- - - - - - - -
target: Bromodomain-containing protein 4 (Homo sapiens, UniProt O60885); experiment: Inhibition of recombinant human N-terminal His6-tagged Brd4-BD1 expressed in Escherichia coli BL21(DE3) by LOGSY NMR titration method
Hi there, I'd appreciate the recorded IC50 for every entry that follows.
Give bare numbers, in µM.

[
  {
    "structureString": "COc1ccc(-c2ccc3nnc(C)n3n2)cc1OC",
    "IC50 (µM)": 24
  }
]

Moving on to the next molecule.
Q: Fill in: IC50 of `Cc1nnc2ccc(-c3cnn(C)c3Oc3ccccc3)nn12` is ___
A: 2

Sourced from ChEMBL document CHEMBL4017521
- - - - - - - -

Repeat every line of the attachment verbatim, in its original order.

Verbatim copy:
target: Bromodomain-containing protein 4 (Homo sapiens, UniProt O60885); experiment: Inhibition of recombinant human N-terminal His6-tagged Brd4-BD1 expressed in Escherichia coli BL21(DE3) by LOGSY NMR titration method
Hi there, I'd appreciate the recorded IC50 for every entry that follows.
Give bare numbers, in µM.

[
  {
    "structureString": "COc1ccc(-c2ccc3nnc(C)n3n2)cc1OC",
    "IC50 (µM)": 24
  }
]

Moving on to the next molecule.
Q: Fill in: IC50 of `Cc1nnc2ccc(-c3cnn(C)c3Oc3ccccc3)nn12` is ___
A: 2

Sourced from ChEMBL document CHEMBL4017521